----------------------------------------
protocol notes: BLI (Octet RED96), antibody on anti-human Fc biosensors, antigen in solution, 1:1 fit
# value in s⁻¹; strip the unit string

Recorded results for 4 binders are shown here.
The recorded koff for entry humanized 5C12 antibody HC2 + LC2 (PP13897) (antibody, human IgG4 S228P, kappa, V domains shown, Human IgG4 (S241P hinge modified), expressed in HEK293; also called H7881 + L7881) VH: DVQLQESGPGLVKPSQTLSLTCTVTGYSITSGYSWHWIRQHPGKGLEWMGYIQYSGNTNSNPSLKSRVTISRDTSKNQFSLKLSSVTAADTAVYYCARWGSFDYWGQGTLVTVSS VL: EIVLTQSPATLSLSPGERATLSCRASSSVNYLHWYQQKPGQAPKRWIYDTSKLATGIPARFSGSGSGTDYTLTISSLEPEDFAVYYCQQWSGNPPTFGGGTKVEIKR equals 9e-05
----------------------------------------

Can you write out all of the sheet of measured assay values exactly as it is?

protocol notes: BLI (Octet RED96), antibody on anti-human Fc biosensors, antigen in solution, 1:1 fit
# value in s⁻¹; strip the unit string

Recorded results for 4 binders are shown here.
The recorded koff for entry humanized 5C12 antibody HC2 + LC2 (PP13897) (antibody, human IgG4 S228P, kappa, V domains shown, Human IgG4 (S241P hinge modified), expressed in HEK293; also called H7881 + L7881) VH: DVQLQESGPGLVKPSQTLSLTCTVTGYSITSGYSWHWIRQHPGKGLEWMGYIQYSGNTNSNPSLKSRVTISRDTSKNQFSLKLSSVTAADTAVYYCARWGSFDYWGQGTLVTVSS VL: EIVLTQSPATLSLSPGERATLSCRASSSVNYLHWYQQKPGQAPKRWIYDTSKLATGIPARFSGSGSGTDYTLTISSLEPEDFAVYYCQQWSGNPPTFGGGTKVEIKR equals 9e-05